He continued, "The UMWA is already mobilizing our members for a full-scale grassroots lobbying effort in support of the Rahall/Rockefeller legislation. We intend to remind every member of Congress-new and old, and particularly in America's coalfields-about the promise made to coal miners more than 50 years ago."

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Sunday, January 23, 2005

Corporate Crooks and the People They Employ.

Imagine a society ruled by the corporate elite. Labor unions are illegal or non-existent and, as a worker, your working conditions are dictated by a corporate thug. You are at the mercy of someone who has never been in your position and has no respect or understanding of it. You are compensated wages that were based on the mood of the corporate thug after, your rent for your corporately owned house was paid and, your tab at the corporate store was paid. You would like to complain but, there is no one who will listen.

A situation like this has happened in America within the last 100 years. It seems that this could be a future scenario in America if the labor movement is not revitalized to it's full extent. Corporations, and the government they have bought, are assaulting America's workers with full force and, if not to make matters worse, using workers' money to settle debts and pad the wallets of corporate fat cats. Pension money is being stolen by corporations through the federal bankruptcy court system. Workers are losing retirement money, as well as, guaranteed benefits that were part of their retirements. People are having to return to the work force at ages of up to 70 years after, losing what they had worked and planned for, for years. Yet, the supporters of these corporations and the government prefer to live with the status quo, rather than, question the future of these practices.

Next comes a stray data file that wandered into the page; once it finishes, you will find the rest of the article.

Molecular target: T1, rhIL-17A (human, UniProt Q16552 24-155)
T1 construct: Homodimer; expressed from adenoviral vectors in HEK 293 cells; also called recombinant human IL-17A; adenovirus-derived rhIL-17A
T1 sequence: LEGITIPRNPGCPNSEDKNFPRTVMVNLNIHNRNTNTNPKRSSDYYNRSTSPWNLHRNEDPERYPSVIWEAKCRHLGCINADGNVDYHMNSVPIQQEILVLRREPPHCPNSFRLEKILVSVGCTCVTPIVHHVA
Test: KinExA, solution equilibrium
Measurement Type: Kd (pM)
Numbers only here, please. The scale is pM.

Pensions, some valued in the billions of dollars, are used by corporations and their executives as personal funds to gamble in the stock market. In the current market coupled with a failing economy and a falling dollar, the benefit to these benefit and pension funds is minimal, if not, destructive. More accountability by the corporations and their executives needs to be put in place so that a more stringent system can implemented to stop the loss of workers money through the actions of greedy corporations and their executives.

Right now, labor unions and the AFL-CIO are considering ways to become a more formidable force with respect to worker's rights. In February the top labor leaders, through the cooperation of their members, will vote on the best way to counter the right-wing assault on America's working people...the people that are the backbone of America's greatness. Please support them.

Sunday, January 16, 2005

D. L. Blankenship: Massey Energy Company CEO and President

Massey Energy Company recently bought Horizon Natural Resources after Horizon filed for bankruptcy on August 31, 2004. Horizon was allowed to void itself of all union contracts, pensions and healthcare payments to it's current employees and worse yet, it's retirees. The retirees are now without pension plans and healthcare that were part of their retirement packages.